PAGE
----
A tantalizingly brief note of 1931 in the Gold Coast Review describes an ethnic group called the Mpre, found only in the village of Butie in central Ghana (8° 52' N, 1° 15' W) near the confluence of the White and Black Voltas, apart from a few emigrants in Debre. According to the author's description, the Mpre people, once more widespread, were reduced to a single village in the course of comparatively recent wars with the Asante. Noting that their language was “different to that of the surrounding tribes”, he lists 106 words of Mpre. This short vocabulary appears to be the only existing record of the language, which is believed to be extinct. The gap is all the more unfortunate because Mpre turns out to be of some taxonomic significance. It is not closely related to any of its neighbors, and Heine and Nurse (2000) treat it as unclassified. A friend of mine's paper dealing partly with this will be appearing sometime soonish, but I won't spoil the surprise...
You might think, given all this, that it was impossible to retrieve any information on its grammar. However, you would be wrong! Fellow language geeks may find it an interesting exercise to try their hand at extracting grammar information from the wordlist, which Blench gives a copy of, before reading on...
The wordlist strongly suggests a noun class prefix system still at least partially productive. The highly lopsided initial letter statistics would alone suggest this: 31 entries begin with e-, 21 with a-, and 12 with n-, together accounting for the majority of the wordlist. This speculation is confirmed by distributional analysis for the e- which appears in the numbers 1-5, but disappears in 11-13 and 20-30; it is presumably to be identified with the Ga prefix é- observable in the same numbers. (The change of ekpe “one” to mpe in “11” is noteworthy, if it is not a typo.) Likewise, comparison of kelafa “100” with lefanyo “200” reveals a prefix ke- - with precise analogues in Ch./Kr. kʌ́-, Na. gʌ́-, and Go. ká- in the same numbers. Of the 21 entries with a- (corresponding to 19, or possibly 18, distinct words), five are glossed as plural in English, while another four are glossed as collective nouns; no entries not beginning with a- are glossed as plural. I therefore conclude that a- is a marker of plurality - suggesting that ado (the formative element in “20”, “30”, ...) is the plural of edu “ten”. This jibes nicely with other languages of the area: a plural prefix a- is found in Gonja, Twi, Lejana, Akpafu, and Avatime, for example.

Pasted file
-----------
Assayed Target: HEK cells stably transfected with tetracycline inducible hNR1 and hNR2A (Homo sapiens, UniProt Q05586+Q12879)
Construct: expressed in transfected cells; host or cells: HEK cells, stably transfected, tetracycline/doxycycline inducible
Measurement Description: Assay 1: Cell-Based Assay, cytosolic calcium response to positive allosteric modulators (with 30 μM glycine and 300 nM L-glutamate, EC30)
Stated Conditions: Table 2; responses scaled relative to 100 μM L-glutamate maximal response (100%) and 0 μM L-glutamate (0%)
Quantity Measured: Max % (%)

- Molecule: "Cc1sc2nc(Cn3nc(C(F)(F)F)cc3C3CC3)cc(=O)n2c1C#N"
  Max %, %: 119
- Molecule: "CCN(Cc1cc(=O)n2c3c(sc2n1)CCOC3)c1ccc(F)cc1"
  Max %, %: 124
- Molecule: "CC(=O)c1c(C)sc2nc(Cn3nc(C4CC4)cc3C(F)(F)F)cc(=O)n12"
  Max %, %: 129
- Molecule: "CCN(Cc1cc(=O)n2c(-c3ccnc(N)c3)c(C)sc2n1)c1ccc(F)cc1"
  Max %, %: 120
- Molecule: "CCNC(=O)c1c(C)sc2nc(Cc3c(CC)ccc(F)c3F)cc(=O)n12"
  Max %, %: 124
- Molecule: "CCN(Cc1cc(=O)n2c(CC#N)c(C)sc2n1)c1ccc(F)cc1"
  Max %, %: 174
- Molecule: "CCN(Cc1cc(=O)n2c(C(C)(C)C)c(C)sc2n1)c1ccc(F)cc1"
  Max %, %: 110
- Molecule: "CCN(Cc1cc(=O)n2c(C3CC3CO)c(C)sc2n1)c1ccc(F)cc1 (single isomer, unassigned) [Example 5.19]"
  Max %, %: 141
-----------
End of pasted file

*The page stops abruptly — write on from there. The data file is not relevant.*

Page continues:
Identifiable compounds include zingilzi-nogha “bush cow” (cf. zingelza “bush”, nogha “cow”), sunko kawuseggi “earth owner or tindana” (cf. sunko “earth”), nkemnzui “son” (cf. nzui “child”), lefanyo “200” (cf. enyo “2”, kelafa “100”), eputo nasi “foot” (cf. eputo “leg”) ; all suggest a word order type Modifier-Modified. “Lion” (jikpajikpakoseggi) must surely be a compound, in which I would identify the final koseggi with kawuseggi “owner (?)” above? Also, ataza “finger” and atazai “toe” are clearly related, but it is unclear whether one is a compound form or whether both are simply different transcriptions of the same word.
One short sentence is given - agbem aba “it rains” (cf. agbem “God”). Assuming that this is of the form SV, this could be taken to suggest verb agreement in gender (or at least number) with the subject; however, this is by no means certain.
Celebrating Aboriginal language survival
1 hour ago